The U.S. Senate passed a bipartisan budget accord in the early morning hours on Friday, defusing a potential government shutdown and default on the national debt for the final time of the Obama presidency.
Senators cast their final votes for the legislation at 2:30 a.m. on Friday, passing it on a vote of 64-35. The deal, brokered between President Obama and congressional leaders from both parties earlier this week, will raise federal spending by $80 billion over the next two years and avoid a looming shutdown of the federal government on November 1. The accord also extends the nation’s debt limit, which Treasury Secretary Jack Lew had estimated would expire in less than a week, for two years until March 2017. The new limit will occur less than two months after a new president will be sworn into office.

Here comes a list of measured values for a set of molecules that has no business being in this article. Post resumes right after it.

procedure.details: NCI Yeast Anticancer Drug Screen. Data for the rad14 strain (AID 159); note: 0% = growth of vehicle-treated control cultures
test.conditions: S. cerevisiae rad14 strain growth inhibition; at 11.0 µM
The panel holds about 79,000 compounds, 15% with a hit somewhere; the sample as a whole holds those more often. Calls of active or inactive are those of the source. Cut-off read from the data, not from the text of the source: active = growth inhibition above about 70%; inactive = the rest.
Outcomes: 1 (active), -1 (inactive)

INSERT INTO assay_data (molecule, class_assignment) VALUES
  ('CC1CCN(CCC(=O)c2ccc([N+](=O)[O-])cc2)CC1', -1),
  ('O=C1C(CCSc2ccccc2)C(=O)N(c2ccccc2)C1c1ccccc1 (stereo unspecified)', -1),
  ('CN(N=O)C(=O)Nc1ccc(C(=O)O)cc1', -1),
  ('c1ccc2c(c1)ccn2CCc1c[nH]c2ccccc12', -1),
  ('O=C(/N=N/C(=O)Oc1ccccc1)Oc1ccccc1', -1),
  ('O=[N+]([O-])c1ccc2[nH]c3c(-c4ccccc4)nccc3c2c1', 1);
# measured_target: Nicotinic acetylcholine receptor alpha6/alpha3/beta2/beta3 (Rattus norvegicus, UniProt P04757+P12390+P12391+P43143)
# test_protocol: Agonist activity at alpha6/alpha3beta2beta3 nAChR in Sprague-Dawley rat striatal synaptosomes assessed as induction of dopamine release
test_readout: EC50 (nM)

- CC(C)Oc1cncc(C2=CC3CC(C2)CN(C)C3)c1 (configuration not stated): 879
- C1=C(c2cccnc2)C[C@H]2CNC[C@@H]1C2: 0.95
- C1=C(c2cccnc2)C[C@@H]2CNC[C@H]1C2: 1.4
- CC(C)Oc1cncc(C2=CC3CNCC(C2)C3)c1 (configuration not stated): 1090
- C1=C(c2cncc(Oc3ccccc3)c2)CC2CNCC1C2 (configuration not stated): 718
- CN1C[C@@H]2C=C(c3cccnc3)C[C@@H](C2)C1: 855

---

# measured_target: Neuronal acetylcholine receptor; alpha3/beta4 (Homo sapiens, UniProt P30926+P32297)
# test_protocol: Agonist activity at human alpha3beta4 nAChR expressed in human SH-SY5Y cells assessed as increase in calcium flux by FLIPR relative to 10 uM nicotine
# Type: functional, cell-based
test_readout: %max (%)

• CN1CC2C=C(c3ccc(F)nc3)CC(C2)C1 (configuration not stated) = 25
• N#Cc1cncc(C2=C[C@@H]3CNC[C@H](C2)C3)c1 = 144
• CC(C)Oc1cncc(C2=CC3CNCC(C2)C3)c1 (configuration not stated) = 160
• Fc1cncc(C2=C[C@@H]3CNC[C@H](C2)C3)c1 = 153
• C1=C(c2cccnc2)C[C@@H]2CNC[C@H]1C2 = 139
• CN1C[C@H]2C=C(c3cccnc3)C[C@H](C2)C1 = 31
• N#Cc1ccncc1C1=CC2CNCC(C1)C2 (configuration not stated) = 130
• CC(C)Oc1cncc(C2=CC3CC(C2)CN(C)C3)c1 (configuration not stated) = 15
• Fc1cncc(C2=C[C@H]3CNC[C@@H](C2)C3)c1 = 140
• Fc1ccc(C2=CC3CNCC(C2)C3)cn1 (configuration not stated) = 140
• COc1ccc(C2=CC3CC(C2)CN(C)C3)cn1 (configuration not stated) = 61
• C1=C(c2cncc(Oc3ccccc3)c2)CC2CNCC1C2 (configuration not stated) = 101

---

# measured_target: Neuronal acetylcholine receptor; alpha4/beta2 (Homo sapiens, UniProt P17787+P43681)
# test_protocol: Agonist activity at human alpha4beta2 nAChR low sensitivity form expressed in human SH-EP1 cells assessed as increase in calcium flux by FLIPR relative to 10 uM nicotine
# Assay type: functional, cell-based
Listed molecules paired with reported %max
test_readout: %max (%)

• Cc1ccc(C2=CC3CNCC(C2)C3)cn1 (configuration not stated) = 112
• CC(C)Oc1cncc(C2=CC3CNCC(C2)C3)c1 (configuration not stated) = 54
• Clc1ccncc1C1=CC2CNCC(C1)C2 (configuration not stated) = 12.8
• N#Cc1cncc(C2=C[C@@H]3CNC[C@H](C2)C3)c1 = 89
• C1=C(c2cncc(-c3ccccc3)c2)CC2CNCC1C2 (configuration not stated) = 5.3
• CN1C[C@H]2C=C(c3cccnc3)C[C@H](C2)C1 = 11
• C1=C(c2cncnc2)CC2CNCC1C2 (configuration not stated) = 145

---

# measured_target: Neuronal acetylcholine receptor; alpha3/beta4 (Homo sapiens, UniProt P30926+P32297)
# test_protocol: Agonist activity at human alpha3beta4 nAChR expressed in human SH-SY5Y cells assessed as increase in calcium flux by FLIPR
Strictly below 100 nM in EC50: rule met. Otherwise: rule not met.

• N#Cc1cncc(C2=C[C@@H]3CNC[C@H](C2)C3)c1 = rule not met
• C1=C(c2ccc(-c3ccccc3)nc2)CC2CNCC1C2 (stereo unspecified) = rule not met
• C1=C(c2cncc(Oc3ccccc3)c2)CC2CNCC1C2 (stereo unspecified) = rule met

The House of Representatives passed the bill earlier this week by a 266-167 margin. In what he described as “cleaning the stables” before his successor’s election on Thursday, the outgoing Speaker of the House John Boehner pushed the deal through that chamber on Wednesday with the support of moderate Republicans and the entire Democratic caucus, defying the conservatives who vexed him throughout his tenure.